Polyphasic sleeping has been an interest of mine for, well, gee, now I feel old but nearly a decade. I did a long experiment with it in college, circa 1999, which I later called “The Uberman Sleep Schedule” and wrote an Everything2 article (here’s the article) about. Articles by other people rapidly followed, along with a steady trickle of emails that hasn’t really ever left me alone.
I knew absolutely nothing about polyphasic sleep. I’m an experimenter by nature, and had already done several sleep-dep experiments, as well as gone an entire winter without shoes. But I had terrible insomnia and other sleep disorders besides, and after a year at school, they really started to drag me down, so a friend suggested a schedule she’d read about DaVinci using, 20 minute naps every 4 hours around the clock, and gamely offered to try it with me. Though I was desperate and pretty used to severe sleep-dep anyway at the time, I couldn’t have done it without her help. The two of us succeeded in adopting the schedule and kept it for approximately six months — until that year of school ended, and I left the college and got a stinky job-thing that refused to let me nap during the day. Fifteen other people tried it with us over the duration, and even with the help of us and often others as well, all of them failed. But she and I loved this schedule, and will sing its praises to this day if you get us going.
That’s it, really; it’s quite simple in theory. 20 minutes (sometimes varies by a few minutes, but generally agreed to be not less than 15 and not more than 30) every four hours. Lather, rinse, repeat. Yes, it’s possible. No, it won’t kill or maim you. No, you aren’t tired all the time — in fact successful participants report heightened energy and mental clarity, which my experience certainly backs up — once you get used to it. Yes, it’s an absolute unholy monsterous biyotch to get used to.
I’ve looked for years for an opportunity to pick up a polyphasic schedule again, and recently I seemed to get one — my job, at least, became subservient enough to me that I could tell it when my hours were, and I opted to come in an hour early and take my two (sometimes 3, on a long day) 20 minute naps. I prepared strenuously, taking tests and tons of notes, figuring maybe I’d write a book about it once I learned more. However, 9 days into my Uberman experience, I hit a major snag: I couldn’t take time off work, but I was still dangerously sleep-deprived to be driving almost an hour’s commute twice a day; plus I was coming up on finals week of a crucial and difficult semester, and had counted on being more recovered from the deprivation by then than I was, so much to my extreme consternation, I had to give it up.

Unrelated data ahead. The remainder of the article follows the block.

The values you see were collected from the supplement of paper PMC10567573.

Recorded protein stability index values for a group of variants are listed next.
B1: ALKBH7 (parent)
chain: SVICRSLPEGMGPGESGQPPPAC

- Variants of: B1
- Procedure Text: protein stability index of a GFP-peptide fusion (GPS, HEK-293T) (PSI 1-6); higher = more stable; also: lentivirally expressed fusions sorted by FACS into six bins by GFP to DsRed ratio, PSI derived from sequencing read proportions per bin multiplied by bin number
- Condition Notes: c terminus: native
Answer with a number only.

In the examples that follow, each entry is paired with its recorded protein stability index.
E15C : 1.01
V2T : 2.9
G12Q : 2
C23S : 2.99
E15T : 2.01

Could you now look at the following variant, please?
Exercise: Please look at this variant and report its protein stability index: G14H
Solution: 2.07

But I wasn’t about to waste nine days of hardcore sleep-dep and all the work I’d put into preparation, and I still wanted to write that book. In the course of communicating with other hopeful Ubermen (the majority, but not the entirety, of whom failed), I’d learned that most people who are doing polyphasic schedules are doing a version that includes a “core” sleep period of a few hours at night. In other words, they’re not doing Uberman; but a sort of mishmash of mini-hibernation supplemented by naps. Some swear by it, though there’s less long-term data than there is for Uberman — no historical figures, for instance, that I can find, and no-one I’ve talked to yet who’s done it for longer than a few months.
I discovered quickly that the sleep-dep during the adjustment period when one includes a “core sleep” like this is, while still significant, much more manageable than on Uberman. I dubbed the three-hour core with four 20-minute naps schedule “Everyman”, because I’m cheeky like that. ;) And I decided to give it a go, record the results, and use them to further flesh out the eventual book on the subject. I sleep from 2-5 a.m. and nap at 9 a.m., 2 p.m., 6 p.m. and 10 p.m., for the curious.
I’ll put a list of links/resources on polyphasic sleep up on a separate page. If you’re interested in details, the “polyphasic” category has the blog I’ve been keeping since before I started this experiment.